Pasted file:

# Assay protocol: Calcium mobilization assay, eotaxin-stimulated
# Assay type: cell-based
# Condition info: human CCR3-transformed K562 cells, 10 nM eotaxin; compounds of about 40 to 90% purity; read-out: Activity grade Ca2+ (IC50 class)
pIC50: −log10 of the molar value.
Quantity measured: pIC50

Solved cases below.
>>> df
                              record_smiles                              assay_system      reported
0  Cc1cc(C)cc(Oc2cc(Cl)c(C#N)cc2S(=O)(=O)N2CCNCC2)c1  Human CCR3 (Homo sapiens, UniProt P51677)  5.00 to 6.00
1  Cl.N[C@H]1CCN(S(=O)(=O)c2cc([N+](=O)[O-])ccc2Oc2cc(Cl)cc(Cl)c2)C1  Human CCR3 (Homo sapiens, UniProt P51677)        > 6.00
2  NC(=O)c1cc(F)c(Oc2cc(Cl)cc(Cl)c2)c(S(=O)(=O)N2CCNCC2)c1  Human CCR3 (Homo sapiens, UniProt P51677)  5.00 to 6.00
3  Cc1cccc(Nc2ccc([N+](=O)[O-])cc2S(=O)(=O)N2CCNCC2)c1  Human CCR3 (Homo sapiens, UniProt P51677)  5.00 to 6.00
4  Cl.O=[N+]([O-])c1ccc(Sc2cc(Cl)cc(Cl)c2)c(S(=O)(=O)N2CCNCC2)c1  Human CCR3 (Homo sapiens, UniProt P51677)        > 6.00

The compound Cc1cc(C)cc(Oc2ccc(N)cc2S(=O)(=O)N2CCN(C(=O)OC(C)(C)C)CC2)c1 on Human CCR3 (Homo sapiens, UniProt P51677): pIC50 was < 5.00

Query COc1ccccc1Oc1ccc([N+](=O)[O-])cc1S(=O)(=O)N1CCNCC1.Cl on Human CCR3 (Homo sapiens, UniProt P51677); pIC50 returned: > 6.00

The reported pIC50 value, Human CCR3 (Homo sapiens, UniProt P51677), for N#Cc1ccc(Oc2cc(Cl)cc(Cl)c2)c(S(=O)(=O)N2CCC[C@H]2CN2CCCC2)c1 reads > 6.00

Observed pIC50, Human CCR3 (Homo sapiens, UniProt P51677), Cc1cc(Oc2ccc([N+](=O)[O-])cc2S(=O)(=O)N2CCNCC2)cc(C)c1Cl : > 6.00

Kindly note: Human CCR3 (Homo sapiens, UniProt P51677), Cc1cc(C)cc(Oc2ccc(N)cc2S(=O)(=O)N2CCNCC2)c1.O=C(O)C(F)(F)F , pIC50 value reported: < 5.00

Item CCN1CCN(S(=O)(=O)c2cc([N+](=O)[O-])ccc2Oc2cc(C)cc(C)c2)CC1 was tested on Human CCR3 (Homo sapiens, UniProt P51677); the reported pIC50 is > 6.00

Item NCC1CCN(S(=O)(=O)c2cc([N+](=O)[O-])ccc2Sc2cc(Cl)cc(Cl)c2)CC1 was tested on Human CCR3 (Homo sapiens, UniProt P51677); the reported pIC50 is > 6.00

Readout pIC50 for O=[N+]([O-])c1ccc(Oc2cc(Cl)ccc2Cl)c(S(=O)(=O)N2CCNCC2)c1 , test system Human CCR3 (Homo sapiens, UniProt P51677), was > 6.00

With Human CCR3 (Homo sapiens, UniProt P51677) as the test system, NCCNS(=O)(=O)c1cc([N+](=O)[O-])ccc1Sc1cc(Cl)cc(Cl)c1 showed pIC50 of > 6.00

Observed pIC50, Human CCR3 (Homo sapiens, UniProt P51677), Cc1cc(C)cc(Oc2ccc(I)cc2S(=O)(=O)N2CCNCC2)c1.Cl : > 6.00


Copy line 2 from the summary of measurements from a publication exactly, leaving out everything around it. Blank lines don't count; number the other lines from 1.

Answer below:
# Assay type: cell-based